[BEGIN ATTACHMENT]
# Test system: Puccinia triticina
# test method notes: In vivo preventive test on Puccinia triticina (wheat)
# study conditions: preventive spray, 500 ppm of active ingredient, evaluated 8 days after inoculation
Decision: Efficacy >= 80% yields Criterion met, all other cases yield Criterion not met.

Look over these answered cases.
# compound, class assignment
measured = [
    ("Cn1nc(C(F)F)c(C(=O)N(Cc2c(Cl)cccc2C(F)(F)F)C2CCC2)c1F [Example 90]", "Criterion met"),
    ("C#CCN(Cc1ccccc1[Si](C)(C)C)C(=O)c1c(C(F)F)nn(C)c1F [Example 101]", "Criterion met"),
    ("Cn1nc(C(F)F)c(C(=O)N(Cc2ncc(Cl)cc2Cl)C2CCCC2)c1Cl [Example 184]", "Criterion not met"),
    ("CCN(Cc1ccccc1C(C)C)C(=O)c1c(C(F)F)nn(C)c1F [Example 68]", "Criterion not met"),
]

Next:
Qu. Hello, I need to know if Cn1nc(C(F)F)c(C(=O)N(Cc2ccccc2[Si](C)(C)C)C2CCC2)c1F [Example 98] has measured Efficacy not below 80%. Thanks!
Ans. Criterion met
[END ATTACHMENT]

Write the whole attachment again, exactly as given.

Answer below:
# Test system: Puccinia triticina
# test method notes: In vivo preventive test on Puccinia triticina (wheat)
# study conditions: preventive spray, 500 ppm of active ingredient, evaluated 8 days after inoculation
Decision: Efficacy >= 80% yields Criterion met, all other cases yield Criterion not met.

Look over these answered cases.
# compound, class assignment
measured = [
    ("Cn1nc(C(F)F)c(C(=O)N(Cc2c(Cl)cccc2C(F)(F)F)C2CCC2)c1F [Example 90]", "Criterion met"),
    ("C#CCN(Cc1ccccc1[Si](C)(C)C)C(=O)c1c(C(F)F)nn(C)c1F [Example 101]", "Criterion met"),
    ("Cn1nc(C(F)F)c(C(=O)N(Cc2ncc(Cl)cc2Cl)C2CCCC2)c1Cl [Example 184]", "Criterion not met"),
    ("CCN(Cc1ccccc1C(C)C)C(=O)c1c(C(F)F)nn(C)c1F [Example 68]", "Criterion not met"),
]

Next:
Qu. Hello, I need to know if Cn1nc(C(F)F)c(C(=O)N(Cc2ccccc2[Si](C)(C)C)C2CCC2)c1F [Example 98] has measured Efficacy not below 80%. Thanks!
Ans. Criterion met